We know that the degree to which gender dynamics affect vaccine uptake depends upon interactions with other social determinants of health, like wealth, education/literacy, or geographic location. For example, women who live in remote settings are more likely to have to travel long distances to reach immunization services, but are less likely to do so due to safety concerns and to gender-prescribed childcare tasks, which disproportionately affect them.

These difficulties are especially prevalent for women living in poverty, for whom time away from work (or from home with children when male family members are working) has considerable financial consequences. Outreach campaigns, mobile clinics, home visits, flexible scheduling, integration with other existing services, health education and counseling, addressing cultural and language barriers, and incentives and rewards can remove some of these overlapping risk calculations.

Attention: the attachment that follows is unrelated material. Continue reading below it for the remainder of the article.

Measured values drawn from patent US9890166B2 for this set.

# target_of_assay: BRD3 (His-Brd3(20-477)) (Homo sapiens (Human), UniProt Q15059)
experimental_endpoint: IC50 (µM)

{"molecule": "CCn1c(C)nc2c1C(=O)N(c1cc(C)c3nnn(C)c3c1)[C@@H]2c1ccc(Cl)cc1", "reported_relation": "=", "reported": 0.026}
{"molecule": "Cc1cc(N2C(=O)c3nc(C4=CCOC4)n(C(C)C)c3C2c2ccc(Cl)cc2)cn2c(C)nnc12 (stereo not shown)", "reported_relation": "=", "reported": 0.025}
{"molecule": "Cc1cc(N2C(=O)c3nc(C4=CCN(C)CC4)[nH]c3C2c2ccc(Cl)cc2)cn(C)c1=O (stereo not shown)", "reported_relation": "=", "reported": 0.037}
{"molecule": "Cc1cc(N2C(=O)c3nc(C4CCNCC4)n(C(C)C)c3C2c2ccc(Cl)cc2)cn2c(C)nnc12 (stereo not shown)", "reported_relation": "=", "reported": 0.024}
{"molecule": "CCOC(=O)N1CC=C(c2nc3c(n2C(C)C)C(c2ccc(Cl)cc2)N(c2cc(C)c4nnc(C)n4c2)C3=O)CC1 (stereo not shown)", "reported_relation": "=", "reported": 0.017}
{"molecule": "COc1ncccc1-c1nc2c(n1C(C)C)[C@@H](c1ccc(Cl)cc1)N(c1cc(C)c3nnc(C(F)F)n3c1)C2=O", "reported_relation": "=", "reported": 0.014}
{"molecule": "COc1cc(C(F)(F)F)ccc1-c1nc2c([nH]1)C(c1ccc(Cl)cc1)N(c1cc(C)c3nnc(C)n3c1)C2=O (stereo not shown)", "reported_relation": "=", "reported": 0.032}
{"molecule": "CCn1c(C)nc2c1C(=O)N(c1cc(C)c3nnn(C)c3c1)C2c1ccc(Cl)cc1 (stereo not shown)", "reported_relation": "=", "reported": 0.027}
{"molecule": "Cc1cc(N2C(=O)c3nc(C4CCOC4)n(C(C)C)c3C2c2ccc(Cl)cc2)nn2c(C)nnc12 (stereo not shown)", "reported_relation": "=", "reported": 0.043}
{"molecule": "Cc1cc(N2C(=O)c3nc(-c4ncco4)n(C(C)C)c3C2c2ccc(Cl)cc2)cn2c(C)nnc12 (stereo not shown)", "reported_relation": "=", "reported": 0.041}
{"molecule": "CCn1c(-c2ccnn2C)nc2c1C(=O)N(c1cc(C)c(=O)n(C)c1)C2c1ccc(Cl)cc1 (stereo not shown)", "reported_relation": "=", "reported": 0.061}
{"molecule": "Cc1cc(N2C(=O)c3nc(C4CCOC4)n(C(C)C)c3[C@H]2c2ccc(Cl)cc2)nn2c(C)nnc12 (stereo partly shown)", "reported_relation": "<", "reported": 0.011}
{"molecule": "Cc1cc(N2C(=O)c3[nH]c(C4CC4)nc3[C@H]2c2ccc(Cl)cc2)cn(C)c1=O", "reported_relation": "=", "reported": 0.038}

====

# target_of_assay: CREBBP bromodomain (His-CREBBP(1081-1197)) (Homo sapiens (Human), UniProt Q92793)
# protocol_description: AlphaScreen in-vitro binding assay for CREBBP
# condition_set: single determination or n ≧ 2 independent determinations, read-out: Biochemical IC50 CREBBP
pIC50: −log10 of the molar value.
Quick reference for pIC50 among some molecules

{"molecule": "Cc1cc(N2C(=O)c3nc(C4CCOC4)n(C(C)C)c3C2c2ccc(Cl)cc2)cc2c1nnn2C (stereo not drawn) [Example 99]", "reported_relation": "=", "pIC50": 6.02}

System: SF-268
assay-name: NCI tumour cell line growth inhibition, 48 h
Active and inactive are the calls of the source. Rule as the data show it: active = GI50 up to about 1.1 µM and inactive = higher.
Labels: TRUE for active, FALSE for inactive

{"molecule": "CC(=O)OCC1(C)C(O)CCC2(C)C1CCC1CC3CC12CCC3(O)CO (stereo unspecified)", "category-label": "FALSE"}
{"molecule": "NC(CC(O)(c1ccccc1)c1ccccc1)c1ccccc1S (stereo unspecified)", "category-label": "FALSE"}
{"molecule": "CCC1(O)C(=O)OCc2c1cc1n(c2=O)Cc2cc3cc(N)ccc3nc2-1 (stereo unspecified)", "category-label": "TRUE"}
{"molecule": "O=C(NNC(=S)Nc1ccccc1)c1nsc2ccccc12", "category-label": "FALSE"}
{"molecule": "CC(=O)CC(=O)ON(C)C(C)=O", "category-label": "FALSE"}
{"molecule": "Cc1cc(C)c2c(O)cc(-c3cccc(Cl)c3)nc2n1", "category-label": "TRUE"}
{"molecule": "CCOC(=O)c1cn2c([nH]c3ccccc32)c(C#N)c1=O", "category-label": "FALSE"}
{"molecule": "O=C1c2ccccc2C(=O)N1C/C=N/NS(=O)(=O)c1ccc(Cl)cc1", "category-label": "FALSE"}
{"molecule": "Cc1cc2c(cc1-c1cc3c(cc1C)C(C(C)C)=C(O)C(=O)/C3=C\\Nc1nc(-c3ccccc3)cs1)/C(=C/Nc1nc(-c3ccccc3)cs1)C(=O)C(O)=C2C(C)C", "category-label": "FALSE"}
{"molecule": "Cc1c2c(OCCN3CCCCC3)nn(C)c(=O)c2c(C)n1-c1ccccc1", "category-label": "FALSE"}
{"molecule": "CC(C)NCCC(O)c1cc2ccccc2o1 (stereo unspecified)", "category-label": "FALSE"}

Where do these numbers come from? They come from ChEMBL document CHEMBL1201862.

Gender inequity and child health

Gender inequity in family and health care dynamics can have long-term health implications for children as they grow up.

Tools for subnational planning

Alongside with entrenched challenges like gender inequity, several emergent themes are compromising immunization rates in the post-COVID era, such as weakened trust in institutions, vaccine misinformation, and health worker turnover.